Way back in 2010, before the Red Sox went through hell and back again and the organization had both cultural significance and clout of success to pat itself on the back regularly, it patted well as the team announced expanded vegetarian offerings for fans.

By expanded offerings, they really meant an actual nod to vegetarians: veggie burgers and hot dogs would join salads and fruit cups, which—meatless though they are—

hardly constitute an actual effort to feed the veggie-minded.

This was a good thing, both from a business perspective and from a let’s-not-be-assholes perspective. All fans should have equal opportunity to spend outrageous sums of money on mediocre food. And the Sox received due accolade for the move, even winning an award for being a Vegetarian-Friendly Ballpark.

But holy shit if you actually want to try and find the damn things.

Now, to be upfront, I enjoy a traditional Fenway Frank as much as anybody—it’s the fiancée who prefers not to indulge in the hunt. But we were at our first game together in years and if she was going to take in a baseball game, she rightfully wanted to enjoy a hotdog on a spring day in the centerfield bleachers.

So just before the first inning, we took to the underground and headed for the Gate B-Gate C region, known as the Big Concourse.

We gazed out over the concession collection, and grazed by each, with no sign of a veggie-specific stand, or veggie offerings listed on any of the other stands’ signs. After about five minutes, we got in line at one of the more centralized stands to ask. A few minutes later, we were told that they were at the stand across the concourse. Still nothing. We bumped into an usher, who told us veggie dogs were sold at every stand. Knowing this not to be true but without solution, we walked to a separate stand and asked if it was, and upon being told it wasn’t, we were told to go to the information desk nearby.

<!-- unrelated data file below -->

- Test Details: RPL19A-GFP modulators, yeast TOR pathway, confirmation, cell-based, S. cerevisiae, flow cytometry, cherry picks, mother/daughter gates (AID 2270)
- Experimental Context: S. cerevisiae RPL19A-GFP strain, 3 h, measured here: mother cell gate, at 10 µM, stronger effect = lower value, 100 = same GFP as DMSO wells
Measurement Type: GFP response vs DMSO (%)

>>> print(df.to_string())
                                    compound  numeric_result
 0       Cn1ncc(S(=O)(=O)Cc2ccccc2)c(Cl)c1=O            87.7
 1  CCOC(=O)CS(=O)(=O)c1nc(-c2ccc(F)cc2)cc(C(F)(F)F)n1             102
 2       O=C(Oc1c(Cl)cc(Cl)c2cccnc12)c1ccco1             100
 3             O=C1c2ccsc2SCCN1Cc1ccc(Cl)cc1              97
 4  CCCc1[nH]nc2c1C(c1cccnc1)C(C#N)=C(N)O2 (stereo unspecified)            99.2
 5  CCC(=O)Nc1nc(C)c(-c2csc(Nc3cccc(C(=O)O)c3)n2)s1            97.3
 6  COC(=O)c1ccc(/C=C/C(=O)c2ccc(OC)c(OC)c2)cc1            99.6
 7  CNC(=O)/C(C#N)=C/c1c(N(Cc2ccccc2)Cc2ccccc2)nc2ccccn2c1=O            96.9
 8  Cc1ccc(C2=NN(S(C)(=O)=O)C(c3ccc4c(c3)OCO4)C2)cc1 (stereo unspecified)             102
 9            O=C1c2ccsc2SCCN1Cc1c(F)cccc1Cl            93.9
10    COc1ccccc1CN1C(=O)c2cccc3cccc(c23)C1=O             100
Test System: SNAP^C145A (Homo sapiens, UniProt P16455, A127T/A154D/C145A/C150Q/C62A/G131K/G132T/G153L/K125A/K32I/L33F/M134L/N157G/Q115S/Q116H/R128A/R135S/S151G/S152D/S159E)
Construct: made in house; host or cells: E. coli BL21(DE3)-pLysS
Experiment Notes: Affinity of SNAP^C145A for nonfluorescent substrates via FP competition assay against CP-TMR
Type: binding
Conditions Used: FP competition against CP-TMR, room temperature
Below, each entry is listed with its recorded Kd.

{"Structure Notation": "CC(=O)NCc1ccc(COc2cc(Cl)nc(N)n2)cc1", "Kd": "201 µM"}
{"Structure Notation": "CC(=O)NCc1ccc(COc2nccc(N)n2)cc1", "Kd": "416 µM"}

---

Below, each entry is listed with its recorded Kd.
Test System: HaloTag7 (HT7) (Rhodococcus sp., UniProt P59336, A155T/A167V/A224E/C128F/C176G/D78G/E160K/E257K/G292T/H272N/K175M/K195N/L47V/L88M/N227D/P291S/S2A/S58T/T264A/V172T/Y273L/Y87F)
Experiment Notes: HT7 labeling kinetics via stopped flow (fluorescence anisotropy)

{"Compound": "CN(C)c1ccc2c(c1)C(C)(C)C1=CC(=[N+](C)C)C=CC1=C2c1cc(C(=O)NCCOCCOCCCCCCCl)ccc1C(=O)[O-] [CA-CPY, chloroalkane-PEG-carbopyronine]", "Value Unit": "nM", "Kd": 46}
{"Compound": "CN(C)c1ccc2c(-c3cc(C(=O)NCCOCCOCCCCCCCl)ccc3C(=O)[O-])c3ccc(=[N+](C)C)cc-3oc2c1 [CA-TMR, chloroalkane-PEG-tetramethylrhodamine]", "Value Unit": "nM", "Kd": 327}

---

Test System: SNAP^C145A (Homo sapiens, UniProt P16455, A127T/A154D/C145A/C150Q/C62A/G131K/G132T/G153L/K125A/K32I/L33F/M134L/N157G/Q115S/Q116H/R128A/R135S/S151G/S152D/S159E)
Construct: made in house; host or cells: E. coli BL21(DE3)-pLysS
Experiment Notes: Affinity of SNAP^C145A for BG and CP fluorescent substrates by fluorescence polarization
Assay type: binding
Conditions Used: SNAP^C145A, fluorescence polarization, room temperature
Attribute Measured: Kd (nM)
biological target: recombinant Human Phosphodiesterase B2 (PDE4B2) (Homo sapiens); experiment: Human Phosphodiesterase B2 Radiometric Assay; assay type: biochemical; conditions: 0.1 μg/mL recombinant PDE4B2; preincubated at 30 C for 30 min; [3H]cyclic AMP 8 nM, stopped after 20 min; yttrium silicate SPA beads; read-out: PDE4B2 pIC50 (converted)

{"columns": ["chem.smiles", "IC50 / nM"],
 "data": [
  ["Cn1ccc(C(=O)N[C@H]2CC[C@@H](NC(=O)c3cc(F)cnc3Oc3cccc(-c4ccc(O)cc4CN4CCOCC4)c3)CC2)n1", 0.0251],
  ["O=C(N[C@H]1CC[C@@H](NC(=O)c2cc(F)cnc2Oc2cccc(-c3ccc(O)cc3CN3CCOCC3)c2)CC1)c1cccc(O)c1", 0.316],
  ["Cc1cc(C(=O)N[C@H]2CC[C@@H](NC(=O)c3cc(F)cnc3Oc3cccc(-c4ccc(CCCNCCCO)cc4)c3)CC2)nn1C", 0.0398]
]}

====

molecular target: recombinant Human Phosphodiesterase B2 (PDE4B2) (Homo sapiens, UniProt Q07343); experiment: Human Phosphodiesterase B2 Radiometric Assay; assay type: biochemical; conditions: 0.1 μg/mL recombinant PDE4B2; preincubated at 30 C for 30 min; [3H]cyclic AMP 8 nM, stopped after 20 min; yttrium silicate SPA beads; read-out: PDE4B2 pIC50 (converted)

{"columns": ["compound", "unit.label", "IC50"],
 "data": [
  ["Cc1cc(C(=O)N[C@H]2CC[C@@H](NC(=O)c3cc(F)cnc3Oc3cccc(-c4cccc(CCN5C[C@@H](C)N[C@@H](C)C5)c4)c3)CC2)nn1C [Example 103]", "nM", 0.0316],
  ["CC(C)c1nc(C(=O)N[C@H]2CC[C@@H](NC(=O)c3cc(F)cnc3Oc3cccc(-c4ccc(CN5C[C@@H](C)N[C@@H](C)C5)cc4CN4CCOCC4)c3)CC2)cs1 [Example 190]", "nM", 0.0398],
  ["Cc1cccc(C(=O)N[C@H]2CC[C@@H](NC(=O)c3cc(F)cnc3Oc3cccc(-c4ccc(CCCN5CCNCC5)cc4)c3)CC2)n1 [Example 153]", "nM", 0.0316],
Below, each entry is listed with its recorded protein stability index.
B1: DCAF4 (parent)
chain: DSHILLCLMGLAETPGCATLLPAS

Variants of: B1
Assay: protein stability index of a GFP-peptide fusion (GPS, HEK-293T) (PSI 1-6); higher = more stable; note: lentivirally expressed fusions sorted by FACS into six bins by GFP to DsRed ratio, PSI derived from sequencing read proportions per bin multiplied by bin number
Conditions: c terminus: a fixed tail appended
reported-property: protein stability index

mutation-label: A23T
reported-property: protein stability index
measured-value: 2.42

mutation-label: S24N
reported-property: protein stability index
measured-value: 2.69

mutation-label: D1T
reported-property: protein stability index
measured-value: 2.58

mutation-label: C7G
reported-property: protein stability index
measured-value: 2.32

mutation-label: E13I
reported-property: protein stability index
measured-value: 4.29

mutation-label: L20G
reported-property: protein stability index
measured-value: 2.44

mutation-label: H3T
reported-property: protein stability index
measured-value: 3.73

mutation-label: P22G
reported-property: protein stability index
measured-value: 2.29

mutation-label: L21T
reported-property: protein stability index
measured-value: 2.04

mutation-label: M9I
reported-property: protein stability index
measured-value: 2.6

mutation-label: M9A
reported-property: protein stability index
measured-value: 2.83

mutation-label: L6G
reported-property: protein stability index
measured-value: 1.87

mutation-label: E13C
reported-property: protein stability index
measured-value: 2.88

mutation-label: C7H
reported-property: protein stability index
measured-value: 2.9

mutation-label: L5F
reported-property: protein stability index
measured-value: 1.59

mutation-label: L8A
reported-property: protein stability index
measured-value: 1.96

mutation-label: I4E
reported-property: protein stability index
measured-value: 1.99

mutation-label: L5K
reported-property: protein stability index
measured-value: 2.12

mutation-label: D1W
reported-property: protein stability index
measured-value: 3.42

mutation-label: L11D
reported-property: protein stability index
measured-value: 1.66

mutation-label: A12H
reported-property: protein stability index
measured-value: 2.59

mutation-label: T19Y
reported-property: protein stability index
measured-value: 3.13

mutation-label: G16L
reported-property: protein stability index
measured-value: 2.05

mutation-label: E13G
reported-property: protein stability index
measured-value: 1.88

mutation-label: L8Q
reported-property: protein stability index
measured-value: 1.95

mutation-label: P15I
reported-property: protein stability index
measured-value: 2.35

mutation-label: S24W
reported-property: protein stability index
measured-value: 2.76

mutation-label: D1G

At the information booth, we received an apology from the attendant for the conflicting information.

“We’re not very veggie-friendly,”

she said. But she placed a call for us and was able, at last, to locate the stand, telling us we’d have to walk to Gate D at the other side of the park.

Only it wasn’t there either.

At this point, irritated and hungry, we were about to give up. But as we left Gate D, we figured we might as well check out the nearby E, the only one we hadn’t yet at that point. Alas, there in the corner against the wall sat the veggie stand. With the game underway the line was empty, and we hustled to the front. After ordering we told the attendant briefly of our troubles.

“You’re about the 72nd person to say that today,” he said.

The Red Sox did not respond to request for comment, but I would love to ask why their staff had no sense for where the stand might be. I want to know if this has been a problem with their gluten-free food also. On the team’s website, a concession map wrongly lists the vegetarian section as a part of the Big Concourse, where we had wandered aimlessly for much of our journey.

It’s not that the offense here is all that egregious. Fenway isn’t dishing out meat and calling it veggie. And in the grand scheme, I’m still more offended by the way they treated Tito on the way out than this crap.

But if you’re going to sell a product, a specialized one based on a dietary restriction, you should at least let your staff know where their customers can buy it.